Extension to Transparency agenda and Freedom of Information
In March 2014, Justice Minister Simon Hughes MP stated: “We do intend to extend FoI (Freedom of Information) further as soon as it will be practical. We intend to publish a revised code of practice to make sure that those private companies that carry out public functions have freedom of information requirements in their contracts, and go further than that, and we hope that will be in place by the end of this year.”
Press comments as a result have referred to “a radical extension of FOI” to the private sector and guidelines so that more contracts include requirements to abide by FOI laws. Other commentators have even suggested that private businesses contracting to provide public services with public authorities should be directly subject to FOI.
It is not yet clear exactly what the Government envisages but private businesses working with the public sector must be increasingly prepared for the growing impact of FOI on those relationships. We anticipate a move to routine publication of redacted forms of contract and further expect moves to deliver far greater transparency in relation to actual contract performance thereafter.
The Transparency Agenda
The Coalition Government has done a great deal to promote and improve transparency in government and public life, particularly at central and local government level in England and Wales. Most private businesses who work with public sector partners will have noticed the increased expectation of transparency in the relationships, from liaison on information requests received, to pro active publication of redacted forms of the contracts following their completion.
Vastly more information is now disclosed and published than would have been the case in 2005 when the Freedom of Information Act 2000 (“FOI”) came into force. In our experience, driven by enforcement practices by the Information Commissioner’s office (“ICO”), disclosures and publications of information have increased each year since then and the ability to withhold information due to exemptions has been eroded year on year.
The perceived transparency gap
Despite this, some believe that there is a great loss of transparency where public functions are not carried out by a public authority internally but are instead carried out for it by a private business. This may be because where information is not in the actual possession of the public authority, it is not always clear that it is ‘held’ by that public authority and so accessible under FOIA. Great care will be needed when dealing with this area in the future.
There appears to be a perception in some quarters that excessive information is being wrongfully withheld on the basis of confidentiality or commercial sensitivity and that this needs to be moderated further.
Adding private contractors as public authorities
Section 5 FOI allows the Government to add private contractors as direct FOI public authorities by order of the Secretary of State if such a person: “(a) appears to the Secretary of State to exercise functions of a public nature, or (b) is providing under a contract made with a public authority any service whose provision is a function of that authority.”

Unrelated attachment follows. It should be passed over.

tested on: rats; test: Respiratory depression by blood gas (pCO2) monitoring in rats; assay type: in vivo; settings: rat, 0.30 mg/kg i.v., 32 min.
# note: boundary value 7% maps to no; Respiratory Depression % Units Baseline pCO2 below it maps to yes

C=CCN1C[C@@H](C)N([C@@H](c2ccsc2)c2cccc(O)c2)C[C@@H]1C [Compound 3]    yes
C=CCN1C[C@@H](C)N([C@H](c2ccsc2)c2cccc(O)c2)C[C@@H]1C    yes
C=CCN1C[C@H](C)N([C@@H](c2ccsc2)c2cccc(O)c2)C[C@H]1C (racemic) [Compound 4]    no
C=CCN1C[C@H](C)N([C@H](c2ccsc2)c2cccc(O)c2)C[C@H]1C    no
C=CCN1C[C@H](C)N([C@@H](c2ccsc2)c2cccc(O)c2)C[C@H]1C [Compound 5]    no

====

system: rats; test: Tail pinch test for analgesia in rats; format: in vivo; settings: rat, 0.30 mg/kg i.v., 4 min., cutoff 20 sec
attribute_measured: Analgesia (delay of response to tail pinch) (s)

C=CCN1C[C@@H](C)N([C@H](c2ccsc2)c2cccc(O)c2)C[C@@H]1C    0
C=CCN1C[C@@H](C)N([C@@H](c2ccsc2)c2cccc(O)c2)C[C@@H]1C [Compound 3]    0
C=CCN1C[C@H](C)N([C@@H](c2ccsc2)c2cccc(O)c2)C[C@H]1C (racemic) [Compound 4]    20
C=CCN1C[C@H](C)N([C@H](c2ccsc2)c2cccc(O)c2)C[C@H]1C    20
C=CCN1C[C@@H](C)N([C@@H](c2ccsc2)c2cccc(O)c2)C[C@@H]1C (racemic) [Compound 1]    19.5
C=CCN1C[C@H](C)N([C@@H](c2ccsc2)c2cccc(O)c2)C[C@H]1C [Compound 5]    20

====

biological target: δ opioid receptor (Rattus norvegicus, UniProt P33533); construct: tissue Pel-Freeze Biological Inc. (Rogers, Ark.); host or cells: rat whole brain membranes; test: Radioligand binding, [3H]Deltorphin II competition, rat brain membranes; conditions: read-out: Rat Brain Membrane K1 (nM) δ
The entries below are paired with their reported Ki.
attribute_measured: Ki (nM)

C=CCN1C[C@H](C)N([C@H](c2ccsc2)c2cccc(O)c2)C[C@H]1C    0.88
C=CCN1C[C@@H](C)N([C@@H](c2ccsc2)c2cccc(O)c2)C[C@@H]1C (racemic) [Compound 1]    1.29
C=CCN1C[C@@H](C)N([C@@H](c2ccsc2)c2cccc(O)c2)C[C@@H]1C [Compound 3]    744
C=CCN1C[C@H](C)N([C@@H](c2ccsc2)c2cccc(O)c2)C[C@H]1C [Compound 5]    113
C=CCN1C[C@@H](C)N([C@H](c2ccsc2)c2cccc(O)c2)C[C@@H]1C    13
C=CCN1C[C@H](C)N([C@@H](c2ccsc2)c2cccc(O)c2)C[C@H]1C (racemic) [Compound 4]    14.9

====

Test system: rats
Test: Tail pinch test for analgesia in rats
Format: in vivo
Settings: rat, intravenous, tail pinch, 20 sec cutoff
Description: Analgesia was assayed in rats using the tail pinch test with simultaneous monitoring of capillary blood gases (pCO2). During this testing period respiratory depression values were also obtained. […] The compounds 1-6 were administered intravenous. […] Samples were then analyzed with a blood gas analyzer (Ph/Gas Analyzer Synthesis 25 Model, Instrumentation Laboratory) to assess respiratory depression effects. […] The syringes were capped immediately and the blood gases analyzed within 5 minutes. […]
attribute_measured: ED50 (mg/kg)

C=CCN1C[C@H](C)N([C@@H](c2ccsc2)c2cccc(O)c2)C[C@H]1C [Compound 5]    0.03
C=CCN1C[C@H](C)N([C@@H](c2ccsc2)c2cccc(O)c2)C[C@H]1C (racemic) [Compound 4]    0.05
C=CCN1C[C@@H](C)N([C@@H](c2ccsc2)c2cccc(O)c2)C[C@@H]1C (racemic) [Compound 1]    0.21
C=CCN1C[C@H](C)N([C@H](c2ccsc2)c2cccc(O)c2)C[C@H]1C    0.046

In the event that the Ministry of Justice contacts any private business with a view to consulting it about becoming a public authority under section 5, it should take immediate legal advice to ensure it can make best use of that opportunity to try to negotiate the best possible outcome.
Codes of Practice and guidelines
The Ministry of Justice and / or the ICO can under FOIA issue certain codes of practice. In addition, under the Government’s transparency agenda, the Department for Communities and Local Government (“DCLG”) has also issued a recommended transparency code for local government. The Government proposes to make compliance with a revised version of this code mandatory by affected local government bodies in England and Wales under existing local government legislation – Government response available here.
Affected bodies must proactively publish certain details about procurements and contracts. This overlaps with the information which the ICO expects public authorities to proactively publish through their publication schemes.
The DCLG has, with the help of the Local Government Association, issued guidance on the publication of contract information, including suggested wording for websites and tenders in relation to the publication of contracts – available here.
Although the guidance indicates that account can still be taken of FOI exemptions, care will be needed as contractual provisions vary and by trying to facilitate the ability to publish information, some provisions may unintentionally remove the ability to rely on at least some exemptions.
Contractual obligations to comply with FOI should be treated with caution, as should any proposal to comply with the ‘spirit of FOI’ since only statutory compliance carries a defence to legal proceedings for breach of copyright or contractual confidence from FOI type disclosure.
The similar impact of the Environmental Information Regulations 2004 (“EIR”) should also not be forgotten, especially for those dealing with waste, energy, land, food, health and safety, planning, redevelopment or regeneration - these topics are more likely to be viewed as “environmental information” subject to the EIR. In that case, non disclosure must be in the public interest to be successful and there is a presumption that disclosure will be in the public interest, in which case the normal laws of confidence are overridden.